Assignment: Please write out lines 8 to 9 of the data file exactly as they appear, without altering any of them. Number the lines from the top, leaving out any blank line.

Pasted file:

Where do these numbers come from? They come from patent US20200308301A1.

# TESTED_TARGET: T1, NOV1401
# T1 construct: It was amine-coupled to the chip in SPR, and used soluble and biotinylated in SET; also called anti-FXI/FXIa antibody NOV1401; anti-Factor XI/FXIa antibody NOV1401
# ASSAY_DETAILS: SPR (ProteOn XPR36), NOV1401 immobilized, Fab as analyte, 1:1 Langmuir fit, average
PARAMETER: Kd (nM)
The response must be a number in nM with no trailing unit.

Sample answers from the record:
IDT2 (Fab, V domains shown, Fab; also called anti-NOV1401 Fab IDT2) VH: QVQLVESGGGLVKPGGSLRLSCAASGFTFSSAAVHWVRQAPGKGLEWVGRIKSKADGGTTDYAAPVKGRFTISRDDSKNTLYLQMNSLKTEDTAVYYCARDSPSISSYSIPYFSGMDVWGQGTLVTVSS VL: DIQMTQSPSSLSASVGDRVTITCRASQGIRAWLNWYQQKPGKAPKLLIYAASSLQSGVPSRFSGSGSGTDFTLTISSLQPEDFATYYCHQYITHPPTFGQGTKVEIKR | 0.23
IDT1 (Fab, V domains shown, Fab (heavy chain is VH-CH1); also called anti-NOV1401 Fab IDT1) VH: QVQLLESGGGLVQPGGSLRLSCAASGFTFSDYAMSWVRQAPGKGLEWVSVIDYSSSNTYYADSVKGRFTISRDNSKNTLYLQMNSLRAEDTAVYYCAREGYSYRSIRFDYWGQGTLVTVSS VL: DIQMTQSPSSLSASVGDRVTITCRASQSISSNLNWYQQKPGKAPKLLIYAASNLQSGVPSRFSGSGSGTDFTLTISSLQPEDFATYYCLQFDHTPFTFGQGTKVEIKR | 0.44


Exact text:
IDT2 (Fab, V domains shown, Fab; also called anti-NOV1401 Fab IDT2) VH: QVQLVESGGGLVKPGGSLRLSCAASGFTFSSAAVHWVRQAPGKGLEWVGRIKSKADGGTTDYAAPVKGRFTISRDDSKNTLYLQMNSLKTEDTAVYYCARDSPSISSYSIPYFSGMDVWGQGTLVTVSS VL: DIQMTQSPSSLSASVGDRVTITCRASQGIRAWLNWYQQKPGKAPKLLIYAASSLQSGVPSRFSGSGSGTDFTLTISSLQPEDFATYYCHQYITHPPTFGQGTKVEIKR | 0.23
IDT1 (Fab, V domains shown, Fab (heavy chain is VH-CH1); also called anti-NOV1401 Fab IDT1) VH: QVQLLESGGGLVQPGGSLRLSCAASGFTFSDYAMSWVRQAPGKGLEWVSVIDYSSSNTYYADSVKGRFTISRDNSKNTLYLQMNSLRAEDTAVYYCAREGYSYRSIRFDYWGQGTLVTVSS VL: DIQMTQSPSSLSASVGDRVTITCRASQSISSNLNWYQQKPGKAPKLLIYAASNLQSGVPSRFSGSGSGTDFTLTISSLQPEDFATYYCLQFDHTPFTFGQGTKVEIKR | 0.44